USS Chauncey DD-667 (1943-1954)

The USS Chauncey was a Fletcher-class destroyer named for Commodore Isaac Chauncey. Chauncey served the Navy for 42 years and was considered a hero of the War of 1812. The ship named for him was built in Kearney, New Jersey and weighed 2,050 tons.

Action in World War II

It was sent to serve in the Pacific in 1943 as part of the task force of aircraft carriers that conducted a raid of Wake Island in October of that year. Next, the Chauncey participated in air raids on a Japanese base, after which it went east as an escort to the carriers when they invaded the Gilbert Islands and conducted strikes on the Marshalls. In January through July of 1944 it again accompanied the carriers on several other missions to capture such targets as Guam, Saipan, and Northern New Guinea. In the invasion on Guam, the Chauncey bombarded targets on land with its guns. By October of 1944, the Chauncey was escorting transport ships to and from the invasion area at Leyte. It was overhauled at a west coast shipyard late in 1944 to early in 1945 and then returned to the Pacific as part of the campaign known as Ryukyus. In this campaign, the Chauncey joined up with Task Force 58 when it conducted air strikes in March against the home islands of Japan. It later was sent to Okinawa on bombardment and escort missions. Later, the USS Chauncey met up with the faster aircraft carriers for more air raids on Japan in the last months of the war in the Pacific. It stayed on in Japan for several months on occupation duty and then returned to San Diego, California. It was decommissioned in December of 1945.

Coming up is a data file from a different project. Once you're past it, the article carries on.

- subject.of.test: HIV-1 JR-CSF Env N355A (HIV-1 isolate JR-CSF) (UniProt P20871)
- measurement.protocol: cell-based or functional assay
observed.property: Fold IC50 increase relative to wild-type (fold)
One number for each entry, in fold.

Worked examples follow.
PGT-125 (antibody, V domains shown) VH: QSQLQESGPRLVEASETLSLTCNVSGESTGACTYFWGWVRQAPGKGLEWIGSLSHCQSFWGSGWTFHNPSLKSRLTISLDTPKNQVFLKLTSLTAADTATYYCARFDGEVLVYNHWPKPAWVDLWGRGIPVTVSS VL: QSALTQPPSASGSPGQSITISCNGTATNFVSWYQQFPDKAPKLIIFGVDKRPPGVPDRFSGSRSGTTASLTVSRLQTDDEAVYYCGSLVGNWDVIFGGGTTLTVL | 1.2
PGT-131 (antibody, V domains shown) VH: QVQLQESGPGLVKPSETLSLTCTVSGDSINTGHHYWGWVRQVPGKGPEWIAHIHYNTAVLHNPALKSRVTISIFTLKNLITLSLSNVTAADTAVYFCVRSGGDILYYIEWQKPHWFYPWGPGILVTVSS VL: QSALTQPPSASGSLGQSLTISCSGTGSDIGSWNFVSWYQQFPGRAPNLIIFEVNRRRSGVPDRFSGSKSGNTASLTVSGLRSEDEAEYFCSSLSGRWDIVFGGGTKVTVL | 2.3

Action in the Korean War

The USS Chauncey was re-commissioned in July of 1950 with the onset of the Korean War. It was assigned for service on the east coast of the United States and Caribbean as part of the Pacific Fleet. It was not until January of 1953 that the Chauncey headed east to participate in combat operations connected to the Korean War. It came back to the U.S. in June of the same year via the Indian Ocean and the Mediterranean Sea. This completed a total circumnavigation of the earth. In May of 1954, the USS Chauncey was decommissioned again and stayed a part of the Reserve Fleet. It was taken off of the Naval Vessel Register in 1972 and scrapped in 1974.

Asbestos in Navy Ships

Although an essential component of the naval fleet, especially during World War II, naval destroyers also pose a lasting health risk to soldiers serving on them. Unfortunately, products containing asbestos were common, especially on older ships, because of the material’s high resistance to heat and fire. Despite its value as an insulator, asbestos fiber intake can lead to several serious health consequences, including mesothelioma, a devastating cancer without cure. Current and former military personnel who came into contact with these ships should seek immediate medical attention in order to detect possible health consequences associated with asbestos exposure.